Saturday, February 27, 2010

Special Forces in the Fire Service

I just attended my first fire-service relate course this weekend that has to do with technical rescue. This is all the cool stuff that firefighters might have to do at incidents not necessarily related to a fire. Not gonna lie, this stuff looks fun, especially the rope rescue training. Not everybody is excited at the thought of dangling from a rope supported by an improvised anchor, but as a hobbyist rock-climber, I already enjoy heights.

Rock climbing is a long shot from rope-rescue, though. I've clipped into my share of carabiners, but that's about it. This is a little more advanced. Think more along the lines of rigging up a system capable of supporting 2 rescuers plus a victim, lowering all the equipment necessary to package the injured party into a stokes basket dangling from the same set of equipment, and safely transitioning this whole party of people and hardware back to solid ground.

It's not an easy proposition, but it's certainly challenging and exciting. So far all we've really done its work on knots and anchors, but we'll be doing our share of rappelling practice and such before the class is done. I have no doubt that this will be one of my favorite experiences so far in the fire service.

What occurs to me is what I've experienced to a lesser degree on previous "rare" calls. You see, we don't exactly go flying off cliffs for rescues every other week. This is a really uncommon occurrence, and that makes training for it tougher. How much time should we be spending preparing for calls that almost never happen?

That's a tough question to answer because it's true that we spend most of our time on home medical calls. Our most widely applicable training, the most "bang for our buck", is what time we put in making our basic patient care better.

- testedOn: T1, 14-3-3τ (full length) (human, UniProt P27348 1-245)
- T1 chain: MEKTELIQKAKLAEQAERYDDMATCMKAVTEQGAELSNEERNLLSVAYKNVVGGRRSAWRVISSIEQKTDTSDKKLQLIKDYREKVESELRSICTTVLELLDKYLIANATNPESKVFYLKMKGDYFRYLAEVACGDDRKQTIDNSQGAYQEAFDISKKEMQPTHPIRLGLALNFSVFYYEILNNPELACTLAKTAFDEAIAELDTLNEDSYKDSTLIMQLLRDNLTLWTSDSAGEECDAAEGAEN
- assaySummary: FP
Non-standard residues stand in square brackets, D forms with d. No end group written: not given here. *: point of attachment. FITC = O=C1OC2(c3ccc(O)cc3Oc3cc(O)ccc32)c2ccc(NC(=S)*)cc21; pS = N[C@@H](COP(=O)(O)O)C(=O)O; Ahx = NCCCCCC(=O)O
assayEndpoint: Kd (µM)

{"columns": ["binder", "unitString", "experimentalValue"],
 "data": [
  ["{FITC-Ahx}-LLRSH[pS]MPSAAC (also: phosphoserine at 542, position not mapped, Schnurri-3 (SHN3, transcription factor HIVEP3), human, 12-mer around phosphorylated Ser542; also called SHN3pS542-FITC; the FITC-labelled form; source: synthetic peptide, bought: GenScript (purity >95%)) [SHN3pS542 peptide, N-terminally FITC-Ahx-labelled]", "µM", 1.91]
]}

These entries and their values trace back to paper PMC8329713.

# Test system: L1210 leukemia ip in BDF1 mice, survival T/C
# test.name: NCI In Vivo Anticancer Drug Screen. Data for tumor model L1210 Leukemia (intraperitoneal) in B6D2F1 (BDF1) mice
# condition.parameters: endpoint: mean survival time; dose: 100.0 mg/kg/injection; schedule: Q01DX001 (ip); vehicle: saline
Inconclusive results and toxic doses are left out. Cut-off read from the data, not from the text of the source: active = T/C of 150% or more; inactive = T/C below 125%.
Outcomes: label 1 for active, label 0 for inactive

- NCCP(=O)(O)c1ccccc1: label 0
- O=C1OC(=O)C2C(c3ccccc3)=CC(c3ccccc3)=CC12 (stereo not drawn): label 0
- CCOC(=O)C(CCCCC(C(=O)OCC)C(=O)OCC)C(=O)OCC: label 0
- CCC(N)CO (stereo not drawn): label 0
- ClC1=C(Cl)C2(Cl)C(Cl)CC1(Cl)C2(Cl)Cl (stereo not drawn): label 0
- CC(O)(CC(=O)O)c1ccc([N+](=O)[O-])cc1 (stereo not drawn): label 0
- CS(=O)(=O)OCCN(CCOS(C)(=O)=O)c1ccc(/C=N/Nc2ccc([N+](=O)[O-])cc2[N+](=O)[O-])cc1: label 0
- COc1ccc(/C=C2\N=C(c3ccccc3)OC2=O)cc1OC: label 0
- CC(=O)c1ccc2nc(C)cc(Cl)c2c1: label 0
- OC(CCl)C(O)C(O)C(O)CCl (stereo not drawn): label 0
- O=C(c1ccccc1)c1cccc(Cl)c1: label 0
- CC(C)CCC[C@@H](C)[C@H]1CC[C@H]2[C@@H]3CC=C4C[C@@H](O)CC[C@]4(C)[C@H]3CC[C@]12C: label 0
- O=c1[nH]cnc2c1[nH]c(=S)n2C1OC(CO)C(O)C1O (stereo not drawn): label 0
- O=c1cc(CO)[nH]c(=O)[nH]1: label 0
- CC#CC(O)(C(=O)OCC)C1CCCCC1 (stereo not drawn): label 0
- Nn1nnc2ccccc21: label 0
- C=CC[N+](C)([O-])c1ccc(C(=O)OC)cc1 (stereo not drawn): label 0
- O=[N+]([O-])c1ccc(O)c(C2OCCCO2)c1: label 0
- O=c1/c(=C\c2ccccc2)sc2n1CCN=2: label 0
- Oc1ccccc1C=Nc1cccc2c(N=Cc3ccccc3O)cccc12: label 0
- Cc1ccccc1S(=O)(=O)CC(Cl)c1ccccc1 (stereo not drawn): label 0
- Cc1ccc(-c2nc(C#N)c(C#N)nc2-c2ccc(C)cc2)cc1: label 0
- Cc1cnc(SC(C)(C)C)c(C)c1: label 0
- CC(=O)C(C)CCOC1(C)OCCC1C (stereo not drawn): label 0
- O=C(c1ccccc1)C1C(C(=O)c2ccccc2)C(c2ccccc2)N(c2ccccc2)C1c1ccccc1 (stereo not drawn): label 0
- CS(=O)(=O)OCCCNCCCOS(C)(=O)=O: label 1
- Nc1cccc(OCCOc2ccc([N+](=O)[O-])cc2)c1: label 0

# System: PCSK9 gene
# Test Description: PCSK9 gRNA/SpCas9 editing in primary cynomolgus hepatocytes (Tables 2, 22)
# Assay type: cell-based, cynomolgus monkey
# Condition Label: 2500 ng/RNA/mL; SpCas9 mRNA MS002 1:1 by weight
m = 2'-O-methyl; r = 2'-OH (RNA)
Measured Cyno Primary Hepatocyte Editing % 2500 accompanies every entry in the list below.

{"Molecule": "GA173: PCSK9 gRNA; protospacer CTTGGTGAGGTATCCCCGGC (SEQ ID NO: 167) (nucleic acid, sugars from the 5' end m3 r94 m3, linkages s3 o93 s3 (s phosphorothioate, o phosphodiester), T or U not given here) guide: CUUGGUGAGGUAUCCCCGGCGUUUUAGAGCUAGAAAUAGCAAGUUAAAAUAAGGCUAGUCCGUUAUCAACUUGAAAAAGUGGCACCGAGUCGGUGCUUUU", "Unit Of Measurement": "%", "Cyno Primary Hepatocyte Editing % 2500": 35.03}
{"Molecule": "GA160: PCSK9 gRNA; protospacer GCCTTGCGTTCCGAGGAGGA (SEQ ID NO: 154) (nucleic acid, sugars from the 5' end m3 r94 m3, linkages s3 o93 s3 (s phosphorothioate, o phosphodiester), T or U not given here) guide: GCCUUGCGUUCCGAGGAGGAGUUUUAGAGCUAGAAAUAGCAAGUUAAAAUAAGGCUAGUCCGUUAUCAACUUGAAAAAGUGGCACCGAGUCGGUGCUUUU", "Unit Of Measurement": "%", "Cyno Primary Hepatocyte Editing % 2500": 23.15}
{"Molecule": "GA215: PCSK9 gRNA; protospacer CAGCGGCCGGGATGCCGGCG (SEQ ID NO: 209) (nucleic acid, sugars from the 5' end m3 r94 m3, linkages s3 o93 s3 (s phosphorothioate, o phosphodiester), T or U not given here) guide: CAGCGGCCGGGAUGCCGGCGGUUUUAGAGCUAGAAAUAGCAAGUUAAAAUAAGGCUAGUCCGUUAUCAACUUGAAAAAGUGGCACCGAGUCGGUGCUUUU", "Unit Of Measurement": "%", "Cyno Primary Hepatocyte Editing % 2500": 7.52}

But we can't just ignore our uncommon scenarios. Vehicle extrications, for example, are uncommon; but they're horrendously dangerous if done wrong. Without proper knowledge, it would't be hard to end up with a car on top of you. We almost have to train harder for these things because we run into them so infrequently that we don't get that much practice.

How much more does that ring true for something like rope-rescues where we may not run into a serious one for a year or more at a time? A poorly constructed anchor or an improper knot could tip the balance of the incident away from heroic rescue and towards horrendous tragedy. Yet that's what could happen all too simply with a skill that we almost never have to use.

Think of something you maybe haven't done much of for a while. How about calculus? If you were woken up tonight at three in the morning and asked to find the derivative of a large polynomial, with someone's life riding on the line, how would you feel about your odds?

That's why I'm happy to do this kind of training as often as we can: because I don't want to doubt myself in the slightest when the time comes to use it.

It's also a great excuse to spend a weekend playing around with some pretty cool toys. :)

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